FOR most of the west Londoners who survived the Second World War, the images that remain most vividly in their memory are probably those of bomb craters, homes reduced to rubble and general devastation.

These pictures from our archives show different sides of life during the war - when, despite all the hardship inflicted on the population, people pulled together not just to survive, but to make the best life they could with the resources available.

One of the first priorities was ensuring the safety of their children, and the first, undated, photograph shows ranks of schoolboys with their teachers at Hammersmith Tube station, waiting to be evacuated to the country.

In the background, a Guinness Time advert serves as a reminder that good times and a little light relief were available in the borough's pubs.

The second image, from May 1945, shows an initiative underway in Hammersmith at the end of the war to educate young women.

The Home Front project saw members of the Cadby Hall Youth Group commandeer a picturesque old cottage in the borough to provide training for girls under 18, who were starting work.

They would go along in their employers' time, without loss of pay, and learn the essential skills needed to run the cottage, such as housecraft, decorating, dressmaking and cookery, helping to transform them into capable 'hostesses' - while a dedicated creche would teach them how to take care of babies.

A report from the Daily Mirror at the time said: "Teachers are helping in this interesting social and educational experiment. It is still in the formulative stage, but already shows good results, by extending the young people's range of interests and encouraging them to become useful and responsible citizens."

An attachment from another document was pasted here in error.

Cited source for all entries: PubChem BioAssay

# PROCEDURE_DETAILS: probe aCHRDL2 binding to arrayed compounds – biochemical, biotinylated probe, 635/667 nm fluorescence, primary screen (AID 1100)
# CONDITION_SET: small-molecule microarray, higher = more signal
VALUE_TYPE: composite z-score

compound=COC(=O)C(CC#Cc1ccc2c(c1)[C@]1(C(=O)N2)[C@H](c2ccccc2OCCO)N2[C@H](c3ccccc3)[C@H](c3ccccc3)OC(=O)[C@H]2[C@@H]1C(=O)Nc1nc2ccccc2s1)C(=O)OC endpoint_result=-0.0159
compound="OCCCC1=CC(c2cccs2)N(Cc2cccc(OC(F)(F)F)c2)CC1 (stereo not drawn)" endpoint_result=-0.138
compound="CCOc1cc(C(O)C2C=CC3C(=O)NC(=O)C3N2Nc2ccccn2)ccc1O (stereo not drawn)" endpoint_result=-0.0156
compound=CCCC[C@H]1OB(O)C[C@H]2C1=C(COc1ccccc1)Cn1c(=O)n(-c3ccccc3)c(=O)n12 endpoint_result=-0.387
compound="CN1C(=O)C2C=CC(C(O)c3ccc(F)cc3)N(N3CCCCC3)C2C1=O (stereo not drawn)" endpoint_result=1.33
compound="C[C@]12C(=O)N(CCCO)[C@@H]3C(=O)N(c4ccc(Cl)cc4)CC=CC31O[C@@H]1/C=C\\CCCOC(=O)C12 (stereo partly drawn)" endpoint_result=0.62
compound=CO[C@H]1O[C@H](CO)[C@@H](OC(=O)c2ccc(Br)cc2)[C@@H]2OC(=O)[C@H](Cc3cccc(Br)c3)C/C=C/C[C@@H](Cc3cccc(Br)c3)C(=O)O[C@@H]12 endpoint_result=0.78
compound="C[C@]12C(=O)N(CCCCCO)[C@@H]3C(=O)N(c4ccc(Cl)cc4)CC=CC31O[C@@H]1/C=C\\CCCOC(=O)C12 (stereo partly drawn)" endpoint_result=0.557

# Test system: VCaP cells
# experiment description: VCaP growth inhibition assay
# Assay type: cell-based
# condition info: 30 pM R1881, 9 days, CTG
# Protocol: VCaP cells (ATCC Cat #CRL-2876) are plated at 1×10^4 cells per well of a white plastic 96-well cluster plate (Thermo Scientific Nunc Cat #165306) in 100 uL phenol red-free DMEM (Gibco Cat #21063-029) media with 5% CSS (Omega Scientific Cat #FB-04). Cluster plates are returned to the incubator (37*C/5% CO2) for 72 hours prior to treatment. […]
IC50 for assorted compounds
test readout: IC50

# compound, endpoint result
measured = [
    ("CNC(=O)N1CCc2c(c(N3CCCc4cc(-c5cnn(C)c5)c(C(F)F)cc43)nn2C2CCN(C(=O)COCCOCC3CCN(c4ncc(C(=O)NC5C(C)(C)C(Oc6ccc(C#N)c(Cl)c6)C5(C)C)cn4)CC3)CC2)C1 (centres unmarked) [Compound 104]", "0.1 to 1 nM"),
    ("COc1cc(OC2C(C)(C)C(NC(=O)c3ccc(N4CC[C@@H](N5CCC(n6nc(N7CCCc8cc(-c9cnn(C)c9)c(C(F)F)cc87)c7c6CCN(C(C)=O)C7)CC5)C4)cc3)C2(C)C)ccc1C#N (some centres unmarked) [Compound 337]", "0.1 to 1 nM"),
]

The training available to young employed women these days may be a little more varied than pure house-work, but the principle is still similar.

Another image from September 1944 shows Land Army members Joyce and Olive Allen hard at work at the Richardson Evans memorial ground in Kingston, where they were tasked with growing potatoes, tomatoes and marrows, which were then shipped back to the Hammersmith canteens, feeding those who were left hungry in the city.

The dungarees and work boots worn by the pair are emblematic of the hard manual work taken on by women for the first time during the Second World War - sowing the seeds of social transformation and greater equality among the sexes.

The final picture shows a celebration in the streets of Fulham following the return of a soldier who had spent several years in a German prisoner-of-war camp.

Private Stanley Ford eventually made it home in April, 1945, when he was greeted by the men, women and children of his street, waving flags, wearing coronation souvenir hats and hoisting him on their shoulders in a jubilant scene.

VE Day would follow shortly afterwards, on May 8, 1945.